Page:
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30 Days Till the Death Penalty, a Continued Spat Over the Spratlys + Other Nice News  

It’s not so nice.
ILLUSTRATOR Jasrelle Serrano
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Debate on re-instatement of death penalty to begin.

Two decades after the 1987 abolition of the death penalty, criminal punishment may soon return to the Philippines, according to House Speaker Alvarez, who believes the House of Representatives will pass the proposed bill in 30 days or less. Campaigners for and against re-implementation are split between the major political camps, however there are expected to be defections by pro-administration lawmakers due to religious and ethical concerns.

Diplomatic exchange on disputed islands continues amid global power shift.

As U.S. President-elect Trump is set to be inaugurated this Friday, uncertainty over future relations between the Western power and China adds further ambiguity to a contentious situation in the West Philippine Sea. While Malacañang has employed a conciliatory approach towards Beijing as of lately, Defense Secretary Delfin Lorenzana recently raised concerns over China’s continued militarization of the disputed islands.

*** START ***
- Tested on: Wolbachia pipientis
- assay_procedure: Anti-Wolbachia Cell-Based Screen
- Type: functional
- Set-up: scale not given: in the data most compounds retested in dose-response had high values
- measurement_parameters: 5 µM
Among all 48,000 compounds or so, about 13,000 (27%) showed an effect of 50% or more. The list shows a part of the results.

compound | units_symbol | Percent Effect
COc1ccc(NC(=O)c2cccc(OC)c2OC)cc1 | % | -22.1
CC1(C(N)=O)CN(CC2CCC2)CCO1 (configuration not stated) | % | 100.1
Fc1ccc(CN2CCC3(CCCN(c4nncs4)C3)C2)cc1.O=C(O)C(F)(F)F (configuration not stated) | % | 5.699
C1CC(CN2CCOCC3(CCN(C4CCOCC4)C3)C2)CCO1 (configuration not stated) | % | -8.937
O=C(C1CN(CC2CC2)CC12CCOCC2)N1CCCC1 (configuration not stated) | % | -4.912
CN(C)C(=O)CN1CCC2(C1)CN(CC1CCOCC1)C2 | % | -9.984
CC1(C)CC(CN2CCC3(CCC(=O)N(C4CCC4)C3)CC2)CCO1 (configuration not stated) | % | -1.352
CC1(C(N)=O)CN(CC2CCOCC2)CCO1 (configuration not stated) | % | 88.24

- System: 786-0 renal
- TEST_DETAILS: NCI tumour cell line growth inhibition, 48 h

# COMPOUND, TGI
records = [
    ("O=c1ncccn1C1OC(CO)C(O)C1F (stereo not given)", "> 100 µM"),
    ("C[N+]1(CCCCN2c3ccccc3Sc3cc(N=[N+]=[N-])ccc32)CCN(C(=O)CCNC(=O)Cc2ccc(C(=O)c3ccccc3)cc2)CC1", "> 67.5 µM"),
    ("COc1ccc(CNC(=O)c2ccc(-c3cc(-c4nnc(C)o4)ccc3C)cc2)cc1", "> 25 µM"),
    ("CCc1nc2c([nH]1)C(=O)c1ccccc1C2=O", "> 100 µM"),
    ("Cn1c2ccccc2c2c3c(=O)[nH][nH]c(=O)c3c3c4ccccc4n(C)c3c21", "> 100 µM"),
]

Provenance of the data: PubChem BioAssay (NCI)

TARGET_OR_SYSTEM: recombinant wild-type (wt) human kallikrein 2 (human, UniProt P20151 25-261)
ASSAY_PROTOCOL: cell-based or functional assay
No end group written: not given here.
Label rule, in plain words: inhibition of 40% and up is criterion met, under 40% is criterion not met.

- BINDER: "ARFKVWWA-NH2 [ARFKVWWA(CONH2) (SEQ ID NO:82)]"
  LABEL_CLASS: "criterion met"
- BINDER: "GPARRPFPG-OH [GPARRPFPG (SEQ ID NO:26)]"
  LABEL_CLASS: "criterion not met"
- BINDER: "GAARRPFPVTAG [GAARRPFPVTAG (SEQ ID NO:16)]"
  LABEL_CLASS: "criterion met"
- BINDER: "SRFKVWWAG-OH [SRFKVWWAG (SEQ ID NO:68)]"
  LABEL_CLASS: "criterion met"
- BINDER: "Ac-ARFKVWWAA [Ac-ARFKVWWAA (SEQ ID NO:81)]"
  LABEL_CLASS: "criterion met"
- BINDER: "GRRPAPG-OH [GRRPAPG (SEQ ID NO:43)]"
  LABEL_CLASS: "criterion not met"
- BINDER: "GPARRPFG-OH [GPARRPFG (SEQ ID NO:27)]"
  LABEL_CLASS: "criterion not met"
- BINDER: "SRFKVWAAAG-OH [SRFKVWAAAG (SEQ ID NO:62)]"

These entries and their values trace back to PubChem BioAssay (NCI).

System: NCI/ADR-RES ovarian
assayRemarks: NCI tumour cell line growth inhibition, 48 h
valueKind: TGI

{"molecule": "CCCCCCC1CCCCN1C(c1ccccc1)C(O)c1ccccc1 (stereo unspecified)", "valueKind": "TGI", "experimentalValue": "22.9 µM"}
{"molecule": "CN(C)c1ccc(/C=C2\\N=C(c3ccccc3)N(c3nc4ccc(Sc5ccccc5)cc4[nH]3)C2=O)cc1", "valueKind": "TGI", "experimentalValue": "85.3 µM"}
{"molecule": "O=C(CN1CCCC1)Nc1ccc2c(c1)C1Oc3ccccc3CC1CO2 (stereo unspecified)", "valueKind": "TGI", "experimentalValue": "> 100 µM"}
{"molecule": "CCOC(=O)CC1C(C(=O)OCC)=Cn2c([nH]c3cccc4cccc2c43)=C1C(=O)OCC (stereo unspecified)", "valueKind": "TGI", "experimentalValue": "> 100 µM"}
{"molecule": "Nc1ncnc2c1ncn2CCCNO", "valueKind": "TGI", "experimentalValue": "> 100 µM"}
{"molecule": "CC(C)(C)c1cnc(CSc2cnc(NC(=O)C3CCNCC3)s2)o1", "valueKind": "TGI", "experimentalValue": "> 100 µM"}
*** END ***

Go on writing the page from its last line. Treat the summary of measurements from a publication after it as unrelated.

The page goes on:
House Speaker Alvarez open to presidential term limit change.

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With an Executive Order already issued by the President, one of the to-be-convened Constitutional Commission’s tasks may be a proposal to change the presidential term limit. In an interview, House Speaker Pantaleon "Bebot" Alvarez expressed confidence that the limit would be lifted but noted that any proposal would have to be initiated by the commission itself, which will present its proposed changes to Congress after a six-month period of deliberation.  

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One million drug users, pushers surrender to police.

Within President Duterte’s stated time frame of six months to solve the national drug problem, one million alleged drug users and dealers have reportedly turned themselves in to the authorities. As noted by PNP spokesperson Dionardo Carlos, 2,000 suspected drug criminals have been killed during the course of coordinated police operations. Meanwhile, almost 200 officers are facing summary dismissal proceedings and are likely to be expelled permanently due to suspected illegal drug use.

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Christopher Puhm
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